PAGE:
WASHINGTON — The U.S. Army has tapped David Markowitz to be the service’s new chief data officer, C4ISRNET has learned.

An Army spokesperson told C4ISRNET that Markowitz started this week. He steps into the role previously filled by Greg Garcia, who served as both the chief data officer and deputy chief information officer.

Garcia continues to serve as acting CIO, as the Army continues its search for someone to fill its top IT slot after the retirement of Lt. Gen. Bruce Crawford. The service recently split its CIO/G-6 office into two separate offices with the G-6 position filled by Lt. Gen. John Morrison.

Markowitz previously worked in the Army’s G-8 office, where he served as assistant deputy chief of staff.

In his new role, Markowitz will be the service’s top data official at a time when the Army is looking to enable multi-domain operations, an effort that can only be made possible with massive amounts of data transferred between sensors and shooters. He is also taking over just weeks after the service completed a massive experiment in Arizona to test emerging capabilities that will enable multi-domain operations.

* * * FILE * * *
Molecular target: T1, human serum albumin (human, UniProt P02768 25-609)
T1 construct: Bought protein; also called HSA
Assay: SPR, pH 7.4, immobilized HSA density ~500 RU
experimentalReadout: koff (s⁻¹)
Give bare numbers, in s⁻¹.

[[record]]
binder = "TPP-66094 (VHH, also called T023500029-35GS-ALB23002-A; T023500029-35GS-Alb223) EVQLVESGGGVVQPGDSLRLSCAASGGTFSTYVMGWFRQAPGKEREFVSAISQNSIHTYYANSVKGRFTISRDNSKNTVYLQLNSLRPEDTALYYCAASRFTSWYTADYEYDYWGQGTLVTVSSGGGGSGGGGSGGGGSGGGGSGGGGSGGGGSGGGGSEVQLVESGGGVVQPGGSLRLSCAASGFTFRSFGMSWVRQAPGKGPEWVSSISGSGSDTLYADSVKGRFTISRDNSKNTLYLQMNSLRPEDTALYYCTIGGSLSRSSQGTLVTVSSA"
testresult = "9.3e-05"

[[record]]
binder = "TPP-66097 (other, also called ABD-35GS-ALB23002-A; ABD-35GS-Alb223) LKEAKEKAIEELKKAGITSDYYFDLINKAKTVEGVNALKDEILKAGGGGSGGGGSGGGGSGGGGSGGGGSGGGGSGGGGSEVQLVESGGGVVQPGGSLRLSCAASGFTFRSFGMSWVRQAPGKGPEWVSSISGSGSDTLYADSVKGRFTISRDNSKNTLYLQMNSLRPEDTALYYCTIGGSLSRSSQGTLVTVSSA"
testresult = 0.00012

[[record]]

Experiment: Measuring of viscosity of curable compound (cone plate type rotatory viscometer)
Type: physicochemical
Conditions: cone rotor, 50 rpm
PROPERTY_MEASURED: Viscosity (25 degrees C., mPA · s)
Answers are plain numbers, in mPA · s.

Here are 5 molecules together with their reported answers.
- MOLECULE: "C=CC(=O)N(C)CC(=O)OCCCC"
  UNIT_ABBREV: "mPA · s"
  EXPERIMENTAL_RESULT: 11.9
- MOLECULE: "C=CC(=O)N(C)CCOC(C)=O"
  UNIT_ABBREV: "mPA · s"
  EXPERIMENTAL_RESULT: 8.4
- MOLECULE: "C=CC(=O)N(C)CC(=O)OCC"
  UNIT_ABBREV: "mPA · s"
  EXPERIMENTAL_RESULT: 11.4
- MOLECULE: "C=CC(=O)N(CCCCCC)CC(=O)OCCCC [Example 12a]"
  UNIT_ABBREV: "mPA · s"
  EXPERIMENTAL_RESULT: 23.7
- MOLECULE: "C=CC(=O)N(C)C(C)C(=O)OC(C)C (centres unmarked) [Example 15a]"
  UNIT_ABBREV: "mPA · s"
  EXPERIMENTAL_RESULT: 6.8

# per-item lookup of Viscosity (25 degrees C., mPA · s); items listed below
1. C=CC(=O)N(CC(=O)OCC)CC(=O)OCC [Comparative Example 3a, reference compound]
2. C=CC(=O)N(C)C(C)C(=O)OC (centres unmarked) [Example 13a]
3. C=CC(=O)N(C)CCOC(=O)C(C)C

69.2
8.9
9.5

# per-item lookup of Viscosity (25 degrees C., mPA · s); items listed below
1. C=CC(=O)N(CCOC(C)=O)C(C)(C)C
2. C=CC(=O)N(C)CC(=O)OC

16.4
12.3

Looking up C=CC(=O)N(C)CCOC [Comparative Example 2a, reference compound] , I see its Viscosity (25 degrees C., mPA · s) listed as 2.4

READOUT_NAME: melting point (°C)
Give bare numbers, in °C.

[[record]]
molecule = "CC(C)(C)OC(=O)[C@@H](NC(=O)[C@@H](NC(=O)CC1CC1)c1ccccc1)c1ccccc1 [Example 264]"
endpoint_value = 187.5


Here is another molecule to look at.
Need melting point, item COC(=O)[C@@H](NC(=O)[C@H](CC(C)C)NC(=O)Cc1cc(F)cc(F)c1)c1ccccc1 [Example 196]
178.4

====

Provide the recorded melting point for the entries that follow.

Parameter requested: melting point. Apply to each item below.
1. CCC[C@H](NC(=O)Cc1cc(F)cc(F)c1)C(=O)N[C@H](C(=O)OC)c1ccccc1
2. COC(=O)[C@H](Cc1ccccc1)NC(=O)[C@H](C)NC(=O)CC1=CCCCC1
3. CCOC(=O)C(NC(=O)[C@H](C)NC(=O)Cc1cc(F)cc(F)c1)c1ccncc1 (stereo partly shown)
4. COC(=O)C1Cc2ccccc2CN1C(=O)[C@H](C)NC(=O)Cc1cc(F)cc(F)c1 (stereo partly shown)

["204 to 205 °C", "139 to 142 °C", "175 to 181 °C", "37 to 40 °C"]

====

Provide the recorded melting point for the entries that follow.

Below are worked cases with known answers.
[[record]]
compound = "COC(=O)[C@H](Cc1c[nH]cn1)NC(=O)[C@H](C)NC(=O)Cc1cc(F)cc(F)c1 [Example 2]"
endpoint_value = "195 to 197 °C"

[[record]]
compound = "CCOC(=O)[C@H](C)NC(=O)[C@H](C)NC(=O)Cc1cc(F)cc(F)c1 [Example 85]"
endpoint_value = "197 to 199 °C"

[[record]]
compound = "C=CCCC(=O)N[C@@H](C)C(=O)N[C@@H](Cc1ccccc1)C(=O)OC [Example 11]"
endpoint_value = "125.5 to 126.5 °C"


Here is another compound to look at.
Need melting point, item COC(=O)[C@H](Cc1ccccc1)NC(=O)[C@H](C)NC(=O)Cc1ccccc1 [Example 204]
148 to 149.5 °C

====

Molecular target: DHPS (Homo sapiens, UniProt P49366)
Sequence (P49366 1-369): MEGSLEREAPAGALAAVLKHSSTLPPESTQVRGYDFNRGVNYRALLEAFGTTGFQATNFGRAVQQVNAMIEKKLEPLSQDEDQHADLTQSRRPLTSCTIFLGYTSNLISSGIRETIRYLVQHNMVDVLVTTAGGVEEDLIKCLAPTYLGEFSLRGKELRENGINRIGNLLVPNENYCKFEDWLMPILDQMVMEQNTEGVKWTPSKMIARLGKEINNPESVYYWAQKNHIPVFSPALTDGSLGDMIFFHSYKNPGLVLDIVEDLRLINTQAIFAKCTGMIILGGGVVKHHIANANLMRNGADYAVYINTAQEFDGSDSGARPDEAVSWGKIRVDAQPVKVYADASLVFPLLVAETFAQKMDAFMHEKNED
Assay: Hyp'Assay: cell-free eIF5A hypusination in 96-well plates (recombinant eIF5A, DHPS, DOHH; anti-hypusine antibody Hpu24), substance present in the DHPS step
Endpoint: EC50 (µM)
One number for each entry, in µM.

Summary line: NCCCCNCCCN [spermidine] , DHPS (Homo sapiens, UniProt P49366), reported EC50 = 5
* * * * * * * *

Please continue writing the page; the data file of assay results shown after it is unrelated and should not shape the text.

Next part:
Markowitz will also work with his counterparts at other services to enable what the Army is calling Combined Joint All-Domain Command and Control, or CJADC2, as the services look to link their sensors and shooters, while adding in joint partners across the globe. The Army and Air Force recently announced a two-year collaboration on CJADC2, starting with developing mutual data-sharing standards and service interfacing by the end of fiscal 2022.

In addition, expect close collaboration his counterpart at the Defense Department, Dave Spirk, who recently said he wants to meet with all the data leaders across the department as the DoD enterprise works to use data to enable joint warfighting and increase the speed of data-driven decision making for commanders. The DoD released its data strategy last week.

Andrew Eversden covers all things defense technology for C4ISRNET. He previously reported on federal IT and cybersecurity for Federal Times and Fifth Domain, and worked as a congressional reporting fellow for the Texas Tribune. He was also a Washington intern for the Durango Herald. Andrew is a graduate of American University.

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